Short Stories 366:264 — “My Brother’s Keeper,” by Greg Herren

The next instalment in Survivor’s Guilt and Other Stories, from Greg Herren, is a Chanse MacLeod short story and I am here for it. Most centrally, I am here for the set-up, which is Chanse going back home to Nowhere, Flyover (sorry, Cottonwood Wells). As a fellow “get me the hell out of here” queer fellow, I love stories where characters who’ve left and thrived (or even just survived) return to those awful places, especially if I know I’m in the hands of an author like Herren, who is absolutely not going to drop a truckload of “and then they all reconciled, because people can change” crap on me.

Instead, Chanse is here because his brother is in jail for murdering someone and he’s got just enough of a spark of familial care left to kinda-sorta check in on Bobby. He’s not going to do much else—Bobby isn’t exactly a fine, upstanding fellow—but Chanse doesn’t think even his brother would murder someone, so it’s worth the visit. And it doesn’t take him long to feel even more off about it, especially since his brother more-or-less confesses. If there’s one thing Chanse knows, it’s that his brother never owned up to anything.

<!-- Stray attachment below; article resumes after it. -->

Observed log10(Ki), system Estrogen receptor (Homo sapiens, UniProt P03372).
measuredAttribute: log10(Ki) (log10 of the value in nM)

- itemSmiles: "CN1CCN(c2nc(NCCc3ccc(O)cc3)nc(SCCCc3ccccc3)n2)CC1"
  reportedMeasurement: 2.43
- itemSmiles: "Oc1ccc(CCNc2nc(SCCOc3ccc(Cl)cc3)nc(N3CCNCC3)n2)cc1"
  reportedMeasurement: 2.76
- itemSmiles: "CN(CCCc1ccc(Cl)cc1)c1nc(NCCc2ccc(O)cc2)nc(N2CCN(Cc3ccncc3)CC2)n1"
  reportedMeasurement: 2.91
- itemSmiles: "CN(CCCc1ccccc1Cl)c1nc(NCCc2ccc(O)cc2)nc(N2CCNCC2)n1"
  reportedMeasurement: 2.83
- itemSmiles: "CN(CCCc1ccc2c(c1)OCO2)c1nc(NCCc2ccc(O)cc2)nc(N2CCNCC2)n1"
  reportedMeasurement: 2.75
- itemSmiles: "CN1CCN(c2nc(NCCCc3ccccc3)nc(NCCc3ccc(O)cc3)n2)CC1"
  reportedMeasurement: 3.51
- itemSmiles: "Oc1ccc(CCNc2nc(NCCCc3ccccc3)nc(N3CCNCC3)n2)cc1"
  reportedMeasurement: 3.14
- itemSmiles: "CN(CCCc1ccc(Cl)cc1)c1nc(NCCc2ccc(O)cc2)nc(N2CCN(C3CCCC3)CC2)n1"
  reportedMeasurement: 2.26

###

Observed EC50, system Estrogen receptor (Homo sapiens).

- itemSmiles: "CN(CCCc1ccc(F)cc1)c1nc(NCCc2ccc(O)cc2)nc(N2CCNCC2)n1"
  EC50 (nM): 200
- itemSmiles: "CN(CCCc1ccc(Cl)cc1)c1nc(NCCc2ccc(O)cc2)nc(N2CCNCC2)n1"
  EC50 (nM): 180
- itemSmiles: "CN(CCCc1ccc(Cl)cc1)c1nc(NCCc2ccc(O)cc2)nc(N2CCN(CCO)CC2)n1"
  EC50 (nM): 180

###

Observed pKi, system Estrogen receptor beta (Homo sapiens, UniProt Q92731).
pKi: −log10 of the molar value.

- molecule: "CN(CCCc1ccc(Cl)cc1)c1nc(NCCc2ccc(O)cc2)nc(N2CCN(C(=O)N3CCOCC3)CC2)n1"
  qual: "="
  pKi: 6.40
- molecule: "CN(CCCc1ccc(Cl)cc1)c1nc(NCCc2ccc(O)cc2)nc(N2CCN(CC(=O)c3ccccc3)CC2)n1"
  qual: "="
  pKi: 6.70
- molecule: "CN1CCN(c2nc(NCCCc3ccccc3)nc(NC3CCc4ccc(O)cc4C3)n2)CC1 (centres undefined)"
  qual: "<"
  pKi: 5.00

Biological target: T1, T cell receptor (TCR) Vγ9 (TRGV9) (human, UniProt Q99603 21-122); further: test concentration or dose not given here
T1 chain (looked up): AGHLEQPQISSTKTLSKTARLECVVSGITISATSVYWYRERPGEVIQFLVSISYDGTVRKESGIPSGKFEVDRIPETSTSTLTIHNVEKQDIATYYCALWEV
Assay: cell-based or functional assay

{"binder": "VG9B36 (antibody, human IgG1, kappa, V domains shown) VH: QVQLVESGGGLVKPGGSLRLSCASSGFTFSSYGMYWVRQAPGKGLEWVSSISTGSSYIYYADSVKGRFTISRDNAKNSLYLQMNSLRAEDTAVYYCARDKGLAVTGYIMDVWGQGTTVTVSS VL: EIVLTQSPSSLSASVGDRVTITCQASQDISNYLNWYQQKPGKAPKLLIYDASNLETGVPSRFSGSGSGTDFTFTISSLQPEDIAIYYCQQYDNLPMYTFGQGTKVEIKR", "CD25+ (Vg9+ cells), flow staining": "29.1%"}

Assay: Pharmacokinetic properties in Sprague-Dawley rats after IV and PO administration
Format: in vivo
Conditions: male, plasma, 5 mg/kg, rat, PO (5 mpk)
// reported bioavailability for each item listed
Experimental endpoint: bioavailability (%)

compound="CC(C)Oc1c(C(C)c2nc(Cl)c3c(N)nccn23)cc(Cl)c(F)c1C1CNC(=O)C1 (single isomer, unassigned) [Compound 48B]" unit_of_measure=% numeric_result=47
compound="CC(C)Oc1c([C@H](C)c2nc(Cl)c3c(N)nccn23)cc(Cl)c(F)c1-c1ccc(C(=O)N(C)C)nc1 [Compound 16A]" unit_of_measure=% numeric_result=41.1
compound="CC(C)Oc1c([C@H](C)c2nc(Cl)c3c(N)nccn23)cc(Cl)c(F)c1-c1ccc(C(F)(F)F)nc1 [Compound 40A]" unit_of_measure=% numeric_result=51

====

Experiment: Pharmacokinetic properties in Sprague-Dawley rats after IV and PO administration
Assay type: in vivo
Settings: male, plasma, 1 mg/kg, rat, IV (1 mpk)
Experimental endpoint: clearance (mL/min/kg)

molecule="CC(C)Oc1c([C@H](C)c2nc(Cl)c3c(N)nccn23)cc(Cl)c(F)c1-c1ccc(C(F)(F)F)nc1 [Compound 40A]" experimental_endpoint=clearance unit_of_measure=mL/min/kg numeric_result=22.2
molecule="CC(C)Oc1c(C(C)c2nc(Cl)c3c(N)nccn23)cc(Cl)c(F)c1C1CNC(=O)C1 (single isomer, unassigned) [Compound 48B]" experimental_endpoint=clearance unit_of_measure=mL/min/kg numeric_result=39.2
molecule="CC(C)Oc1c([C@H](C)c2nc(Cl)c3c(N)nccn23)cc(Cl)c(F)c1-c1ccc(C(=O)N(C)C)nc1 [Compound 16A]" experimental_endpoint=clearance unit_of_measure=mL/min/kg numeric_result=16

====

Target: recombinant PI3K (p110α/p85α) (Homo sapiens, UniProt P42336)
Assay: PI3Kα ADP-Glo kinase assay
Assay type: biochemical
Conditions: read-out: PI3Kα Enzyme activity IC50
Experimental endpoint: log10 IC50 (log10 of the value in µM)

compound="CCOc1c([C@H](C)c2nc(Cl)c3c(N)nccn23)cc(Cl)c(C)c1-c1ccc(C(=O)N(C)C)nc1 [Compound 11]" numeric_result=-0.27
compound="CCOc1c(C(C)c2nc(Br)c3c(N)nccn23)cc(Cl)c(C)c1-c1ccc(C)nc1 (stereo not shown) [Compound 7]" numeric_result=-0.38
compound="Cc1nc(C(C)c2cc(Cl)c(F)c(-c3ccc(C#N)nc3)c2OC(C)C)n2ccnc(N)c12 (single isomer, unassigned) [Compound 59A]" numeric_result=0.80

It’s a great framework for the story, and I think one of the things I love the most about the Chanse stories is how much of his detective work comes from just getting people, and especially their lesser/baser/worse instincts. This is not a man prone to optimism, by any stretch, and more, I really enjoyed the cynical (and, hey, realistic) take on “going back to the hometown” like I mentioned earlier. Chanse stays exactly as long as it takes to figure out the truth, and then he’s fucking out of there. Yes. All the yes.

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